Friday, March 25, 2011

How Can you Help?

I am sorry we have taken a short hiatus from blogging. 

We felt strange blogging about the silly things we normally do in such a difficult time.

We truly love the people of Japan. The people we know there have become like family to us and our hearts and prayers are with them. 

Daniel and I made the very difficult decision to leave the country for a couple of weeks. We felt that it was necessary for our mental health but more importantly we also felt we were in the way. We felt we were taking valuable resources away from people who desperately need them right now. 

We plan on returning in a couple of weeks. When that time comes we will be ready to help and do anything we can do, but in the mean time we really wanted to get the word out about how YOU can help! 

The Japanese Red Cross is a wonderful organization. They came to my school the day before I left to give each teacher a health assessment, which I thought was wonderful. They made sure we were all fed and had enough water. I know from personal experience that they are doing wonderful things! 

The American Red Cross has also set up a fund for Japan. They are always a great place to donate and very convenient.

Believe it or not, Lady Gaga has jumped on the bandwagon and has started selling bracelets to support the relief efforts. Gotta love Gaga!

If you are a Christian and would like to help the churches in Japan there is a way to do that as well. You can send you money to these North American churches:
Park Avenue Church of Christ
ATTN: Dwight Albright
5295 Park Ave
Memphis, TN 38119-3543
Phone: 901 682-1220
Bramalea Church of Christ
ATTN: Walter Straker
750 Clarck Blvd.
Brampton, ON  L6T 3Y2 
CANADA
Phone: 905-792-2297
And they will be able to wire the money directly to Mito Church of Christ which has taken on the responsibility of distributing the money to churches in the affected areas. 
If you have any questions about how to send money please call the numbers above or leave a comment and I can assist you.

Daniel and I have been truly touched by the love and support we have received in the last few weeks. 
Please continue to pray for our friends, co-workers and students as they rebuild their lives.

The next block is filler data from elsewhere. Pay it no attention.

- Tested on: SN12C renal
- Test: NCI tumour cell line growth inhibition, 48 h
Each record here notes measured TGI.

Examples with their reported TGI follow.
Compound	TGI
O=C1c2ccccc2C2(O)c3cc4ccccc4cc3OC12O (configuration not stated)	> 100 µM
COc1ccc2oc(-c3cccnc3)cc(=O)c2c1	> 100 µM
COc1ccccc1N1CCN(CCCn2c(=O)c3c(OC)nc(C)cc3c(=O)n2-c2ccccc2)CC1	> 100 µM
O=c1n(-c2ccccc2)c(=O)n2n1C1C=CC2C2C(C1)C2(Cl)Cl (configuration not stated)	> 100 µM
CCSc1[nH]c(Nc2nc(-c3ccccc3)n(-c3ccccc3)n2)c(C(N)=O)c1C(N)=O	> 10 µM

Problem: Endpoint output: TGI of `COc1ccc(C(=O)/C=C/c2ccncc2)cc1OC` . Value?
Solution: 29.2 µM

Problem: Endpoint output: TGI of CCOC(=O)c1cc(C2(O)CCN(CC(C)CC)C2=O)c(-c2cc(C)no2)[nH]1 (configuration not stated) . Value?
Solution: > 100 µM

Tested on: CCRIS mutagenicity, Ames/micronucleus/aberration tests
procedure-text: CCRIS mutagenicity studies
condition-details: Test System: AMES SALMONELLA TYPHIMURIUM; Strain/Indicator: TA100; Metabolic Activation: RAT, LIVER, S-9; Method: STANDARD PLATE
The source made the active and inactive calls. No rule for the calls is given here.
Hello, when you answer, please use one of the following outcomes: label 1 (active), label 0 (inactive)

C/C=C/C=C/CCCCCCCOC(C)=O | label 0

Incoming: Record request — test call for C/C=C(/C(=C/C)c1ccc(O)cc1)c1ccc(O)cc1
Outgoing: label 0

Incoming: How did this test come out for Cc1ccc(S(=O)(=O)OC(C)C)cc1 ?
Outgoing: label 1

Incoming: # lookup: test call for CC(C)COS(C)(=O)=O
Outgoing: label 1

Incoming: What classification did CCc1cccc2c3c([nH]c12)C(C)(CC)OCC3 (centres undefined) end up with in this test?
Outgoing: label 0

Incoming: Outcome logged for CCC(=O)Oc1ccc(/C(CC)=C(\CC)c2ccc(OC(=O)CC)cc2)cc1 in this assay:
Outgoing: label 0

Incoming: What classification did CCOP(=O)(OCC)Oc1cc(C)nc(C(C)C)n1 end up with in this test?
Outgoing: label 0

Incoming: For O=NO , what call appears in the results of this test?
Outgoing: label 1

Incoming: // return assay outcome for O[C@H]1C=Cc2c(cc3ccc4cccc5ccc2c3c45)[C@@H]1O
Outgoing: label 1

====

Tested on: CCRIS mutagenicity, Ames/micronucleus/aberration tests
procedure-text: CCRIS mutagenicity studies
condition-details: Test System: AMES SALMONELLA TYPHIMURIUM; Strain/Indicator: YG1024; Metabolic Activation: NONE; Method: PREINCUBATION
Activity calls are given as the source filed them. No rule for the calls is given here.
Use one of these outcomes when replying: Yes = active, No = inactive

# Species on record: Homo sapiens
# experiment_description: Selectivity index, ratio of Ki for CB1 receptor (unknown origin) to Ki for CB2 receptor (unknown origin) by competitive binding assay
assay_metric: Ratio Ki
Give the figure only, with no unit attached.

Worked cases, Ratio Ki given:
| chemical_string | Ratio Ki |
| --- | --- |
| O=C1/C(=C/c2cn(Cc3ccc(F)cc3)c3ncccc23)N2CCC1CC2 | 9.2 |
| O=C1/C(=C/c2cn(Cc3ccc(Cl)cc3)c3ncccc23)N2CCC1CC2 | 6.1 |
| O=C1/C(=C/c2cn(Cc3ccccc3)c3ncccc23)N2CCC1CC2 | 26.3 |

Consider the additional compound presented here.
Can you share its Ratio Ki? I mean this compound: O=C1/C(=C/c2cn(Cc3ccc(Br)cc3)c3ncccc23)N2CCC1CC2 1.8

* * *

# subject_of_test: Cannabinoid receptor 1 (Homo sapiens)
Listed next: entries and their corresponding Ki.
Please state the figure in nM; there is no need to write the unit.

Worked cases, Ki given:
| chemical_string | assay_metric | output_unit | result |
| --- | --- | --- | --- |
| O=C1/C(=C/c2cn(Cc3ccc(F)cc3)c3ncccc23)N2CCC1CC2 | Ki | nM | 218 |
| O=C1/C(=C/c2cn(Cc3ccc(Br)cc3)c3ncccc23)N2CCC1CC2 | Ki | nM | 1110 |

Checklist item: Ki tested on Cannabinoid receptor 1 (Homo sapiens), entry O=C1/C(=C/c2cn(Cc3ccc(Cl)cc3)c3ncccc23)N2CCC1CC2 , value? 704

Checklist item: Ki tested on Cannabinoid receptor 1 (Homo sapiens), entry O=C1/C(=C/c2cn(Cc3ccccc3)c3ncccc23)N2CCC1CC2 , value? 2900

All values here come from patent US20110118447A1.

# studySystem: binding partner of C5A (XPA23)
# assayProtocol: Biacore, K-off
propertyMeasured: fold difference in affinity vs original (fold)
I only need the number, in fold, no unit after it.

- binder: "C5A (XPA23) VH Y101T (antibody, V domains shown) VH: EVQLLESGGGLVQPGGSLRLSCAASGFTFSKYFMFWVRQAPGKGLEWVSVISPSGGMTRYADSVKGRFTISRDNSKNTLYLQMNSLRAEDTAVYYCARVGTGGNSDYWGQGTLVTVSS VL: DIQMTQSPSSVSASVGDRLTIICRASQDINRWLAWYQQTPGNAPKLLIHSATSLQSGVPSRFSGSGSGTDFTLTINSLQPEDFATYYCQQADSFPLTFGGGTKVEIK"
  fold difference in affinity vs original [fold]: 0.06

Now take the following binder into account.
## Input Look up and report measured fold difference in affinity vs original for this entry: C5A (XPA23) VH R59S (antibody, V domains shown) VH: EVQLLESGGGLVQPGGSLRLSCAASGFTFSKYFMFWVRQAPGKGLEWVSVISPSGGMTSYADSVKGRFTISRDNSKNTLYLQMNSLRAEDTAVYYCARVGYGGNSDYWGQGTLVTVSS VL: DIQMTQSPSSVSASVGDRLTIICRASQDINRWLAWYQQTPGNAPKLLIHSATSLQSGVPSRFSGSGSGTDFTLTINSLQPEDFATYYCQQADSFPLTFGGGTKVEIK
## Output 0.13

''In the same way, the Spirit helps us in our weakness. We do not know what we ought to pray for, but the Spirit himself intercedes for us through wordless groans. And he who searches our hearts knows the mind of the Spirit, because the Spirit intercedes for God’s people in accordance with the will of God'' Romans 8:26 & 27

Monday, March 14, 2011

Earthquake


Staci's School:
On Friday afternoon around 2:45 I was teaching my 5th graders their last lesson of the year. We were shopping. I was so excited to see the things they had made to sell to their classmates! Suddenly, there was a slight earthquake. We get these quite a lot so I kept talking. But this quake didn’t stop. It just kept going. Then it got bigger. The entire building was swaying. The ceiling was flaking. We had the kids get under their desks and the teachers held the doors open, until they fell off. There was a slight break in the quake and we thought it was over. We all laughed and said, ‘’That was kind of scary!’’ 


And then it happened again, the lights went off and it just got worse. The teachers decided we should evacuate. We were on the 3rd floor of the building. We ran with the kids as fast as we could down the stairs and out the door. Finally we came to the playground, which is away from any buildings. We were safe, but the earth continued to shake. The kids were crying and we spent the next four hours comforting them and finding their parents.  
 

Daniel's School:
I had an entire classroom full of 3rd graders who were singing ‘’If you’re happy and you know it.’’ The earthquake started, but we continued clapping our hands and tapping our toes because a little shake is nothing new. Then the shaking became a rumbling and several of my students started to fall down. The teacher began yelling to the students to sit down. Most students soon moved under tables as I held up a bookshelf that was threatening to fall. Light fixtures were swinging and students were screaming as the entire world around us was shaking. Once it finally stopped, all of the students were running outside (many of them barefoot or in their room shoes).